But Kaus expands on his point by arguing that a sign of this spreading dependency is the loss of stigma associated with accepting such handouts, and an associated loss in work ethic, an aspect of character. So, Kaus says:
The real issue isn't whether food stamp use goes up during a vicious economic slump--that's what they're there for. The issue is whether, thanks to the justified stigma, food stamp use goes down again when the recession ends.
Gingrich, rightly, worries that it won't. It's a valid left-right point of disagreement. A few months ago, I thought I was stacking the deck when I phrased the disagreement like this:
If you came across two societies--Society A, in which food stamps were stigmatized, with families reluctant to go on the dole even if they were eligible, and Society B, in which they weren't, you would want to bet on (and live in) Society A.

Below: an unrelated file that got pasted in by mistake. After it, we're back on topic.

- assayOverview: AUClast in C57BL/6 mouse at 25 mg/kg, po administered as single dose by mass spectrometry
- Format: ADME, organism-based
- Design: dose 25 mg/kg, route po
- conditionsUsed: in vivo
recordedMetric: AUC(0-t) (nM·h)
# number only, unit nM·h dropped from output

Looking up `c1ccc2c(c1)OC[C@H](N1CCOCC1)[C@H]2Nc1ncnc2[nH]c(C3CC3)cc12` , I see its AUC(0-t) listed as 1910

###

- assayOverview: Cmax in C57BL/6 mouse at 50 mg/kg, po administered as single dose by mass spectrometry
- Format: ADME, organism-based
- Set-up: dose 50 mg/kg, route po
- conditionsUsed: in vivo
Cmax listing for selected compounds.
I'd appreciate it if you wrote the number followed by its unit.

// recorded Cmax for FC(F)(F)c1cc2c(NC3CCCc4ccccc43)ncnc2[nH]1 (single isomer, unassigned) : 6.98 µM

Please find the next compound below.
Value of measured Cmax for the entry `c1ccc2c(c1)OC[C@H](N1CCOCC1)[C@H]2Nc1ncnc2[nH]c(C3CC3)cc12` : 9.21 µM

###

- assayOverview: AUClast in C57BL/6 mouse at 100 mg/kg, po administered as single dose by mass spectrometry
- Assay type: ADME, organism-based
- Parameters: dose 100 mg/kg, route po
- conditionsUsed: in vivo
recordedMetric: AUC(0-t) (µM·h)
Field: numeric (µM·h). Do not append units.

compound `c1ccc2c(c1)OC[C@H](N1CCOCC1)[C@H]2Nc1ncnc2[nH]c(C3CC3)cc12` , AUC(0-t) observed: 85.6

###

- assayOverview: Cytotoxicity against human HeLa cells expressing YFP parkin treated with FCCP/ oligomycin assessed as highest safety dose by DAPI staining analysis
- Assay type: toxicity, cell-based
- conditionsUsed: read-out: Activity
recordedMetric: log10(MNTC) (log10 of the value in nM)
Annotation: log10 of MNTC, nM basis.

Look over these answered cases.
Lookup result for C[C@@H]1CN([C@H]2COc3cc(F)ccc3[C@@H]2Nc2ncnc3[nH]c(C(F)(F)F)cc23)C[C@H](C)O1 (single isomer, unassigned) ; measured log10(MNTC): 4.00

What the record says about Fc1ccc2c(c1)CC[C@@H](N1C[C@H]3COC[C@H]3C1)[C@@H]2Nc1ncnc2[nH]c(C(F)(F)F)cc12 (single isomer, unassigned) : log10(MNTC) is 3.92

To my surprise, blogger Matt Yglesias of the liberal Center for American Progress immediately chimed in on behalf of Society B, if it produced better-nourished children who became a "better-educated workforce" with "lower crime" and "less disabilty."
Well, there you have a choice. What's America's bigger problem--nutrition or character? "Which future do I want?" asks Gingrich. "More food stamps? Or more paychecks?" Society B or Society A? But not "us" versus "them."Remember that Churchill quote about those who would trade honor for peace ending up with neither? Is it too much of a stretch to suggest that a similar fate might befall those who would trade character for nutrition?